Universities and private sector organisations need to work closer together to raise awareness of technology job opportunities in London.
While London’s technology sector has rapidly increased in recent years, there remains a digital skills shortage.
Some 70% of Tech London Advocates – a network of more than 500 people in the technology ecosystem who promote London’s technology sector – said they believe London doesn’t have the skilled graduates it needs to sustain the city’s technology growth. The organisation called for the private sector and universities to co-operate to identify the skills needed for digital jobs.
Meanwhile, nearly two-thirds of the network believe the employability of British computer science graduates is only average or poor, due to failings in their training.
Russ Shaw, founder of Tech London Advocates, said that, while the UK has some of the world’s best universities, the country is not producing the talent to fill the increasing number of technology jobs.
“Universities need to better prepare graduates for the digital economy and engage the private sector to ensure they are teaching relevant skills to meet demand,” said Shaw. “Investors and entrepreneurs need to be reassured that London has the talent to effectively scale technology businesses.”
The skills in greatest demand
TLA members said technology companies are struggling to find software developers (30%), engineers (12%) and product managers (10%).
Will Bentinck, the Tech London Advocates education working group lead, said: “With the recent introduction of the computing curriculum, it is imperative that schools, colleges and universities are capable of preparing young people for an undeniably digital world.”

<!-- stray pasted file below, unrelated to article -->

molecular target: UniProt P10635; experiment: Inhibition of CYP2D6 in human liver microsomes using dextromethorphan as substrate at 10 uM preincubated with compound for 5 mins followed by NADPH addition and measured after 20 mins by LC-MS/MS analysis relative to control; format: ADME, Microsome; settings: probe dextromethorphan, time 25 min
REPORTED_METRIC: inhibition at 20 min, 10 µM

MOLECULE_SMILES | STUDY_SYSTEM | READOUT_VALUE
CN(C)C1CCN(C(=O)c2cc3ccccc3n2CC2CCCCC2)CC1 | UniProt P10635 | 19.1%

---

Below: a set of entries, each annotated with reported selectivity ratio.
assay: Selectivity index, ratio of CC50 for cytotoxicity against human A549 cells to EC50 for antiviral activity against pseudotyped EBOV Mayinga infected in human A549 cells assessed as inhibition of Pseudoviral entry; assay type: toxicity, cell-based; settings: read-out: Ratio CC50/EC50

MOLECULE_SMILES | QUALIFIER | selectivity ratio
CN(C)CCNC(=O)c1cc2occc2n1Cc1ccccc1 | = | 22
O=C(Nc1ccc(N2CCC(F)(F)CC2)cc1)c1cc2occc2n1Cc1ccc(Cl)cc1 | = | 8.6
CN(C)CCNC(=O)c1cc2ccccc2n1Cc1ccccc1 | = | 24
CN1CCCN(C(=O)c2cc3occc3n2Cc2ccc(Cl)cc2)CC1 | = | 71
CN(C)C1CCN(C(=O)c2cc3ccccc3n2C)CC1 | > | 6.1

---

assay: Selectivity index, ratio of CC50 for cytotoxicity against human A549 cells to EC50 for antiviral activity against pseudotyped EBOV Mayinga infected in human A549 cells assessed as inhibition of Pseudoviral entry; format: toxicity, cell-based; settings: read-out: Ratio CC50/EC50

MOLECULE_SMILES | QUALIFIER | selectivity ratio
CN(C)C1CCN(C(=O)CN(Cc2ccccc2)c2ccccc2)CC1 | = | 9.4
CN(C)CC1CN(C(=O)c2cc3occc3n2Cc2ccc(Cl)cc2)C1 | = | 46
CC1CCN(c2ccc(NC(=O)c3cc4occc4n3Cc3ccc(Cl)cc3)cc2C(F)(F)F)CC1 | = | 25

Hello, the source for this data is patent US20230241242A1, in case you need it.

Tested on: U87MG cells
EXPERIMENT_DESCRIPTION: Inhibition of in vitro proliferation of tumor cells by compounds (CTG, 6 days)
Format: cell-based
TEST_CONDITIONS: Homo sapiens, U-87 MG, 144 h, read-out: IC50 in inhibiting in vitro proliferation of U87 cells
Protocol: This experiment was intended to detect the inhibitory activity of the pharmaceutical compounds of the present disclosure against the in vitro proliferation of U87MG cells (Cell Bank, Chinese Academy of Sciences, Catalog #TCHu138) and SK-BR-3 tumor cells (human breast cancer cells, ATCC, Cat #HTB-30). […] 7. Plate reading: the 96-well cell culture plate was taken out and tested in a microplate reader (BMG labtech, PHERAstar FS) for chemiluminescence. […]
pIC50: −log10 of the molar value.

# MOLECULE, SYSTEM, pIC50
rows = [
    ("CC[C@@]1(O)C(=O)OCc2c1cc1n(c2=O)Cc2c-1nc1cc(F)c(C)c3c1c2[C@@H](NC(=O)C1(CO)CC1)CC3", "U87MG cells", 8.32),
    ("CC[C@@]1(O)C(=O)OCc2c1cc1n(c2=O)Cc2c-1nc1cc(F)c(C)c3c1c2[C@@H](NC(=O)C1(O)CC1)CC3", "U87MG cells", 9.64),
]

But Maggie Philbin, leader of UK Digital Skills Taskforce and CEO of TeenTech – an organisation that holds events to help young teenagers understand the career possibilities in science, engineering and technology – said the private sector needs to work harder to provide more opportunities for the future technology workforce through sharing skills, showing support and developing apprenticeship schemes.
“The guidance and support of the private sector is invaluable for education providers,” she said.
Technology startups are finding it difficult to hire and expand their businesses due to the skills shortage, and face the added strain of immigration policies making it difficult to hire from outside the UK.
Alastair Paterson, CEO of startup Digital Shadows, told Computer Weekly last year that hiring high-calibre technology staff is extremely difficult.
"There’s a huge skills shortage in technology and startups really struggle because we can’t afford the wages that the corporations can pay their employees," he said.
"There’s a shortage in an already limited pool – even in London – that everyone’s competing for.”
The lengthy and complicated visa application processes make it difficult for startups to hire from outside the UK, he said.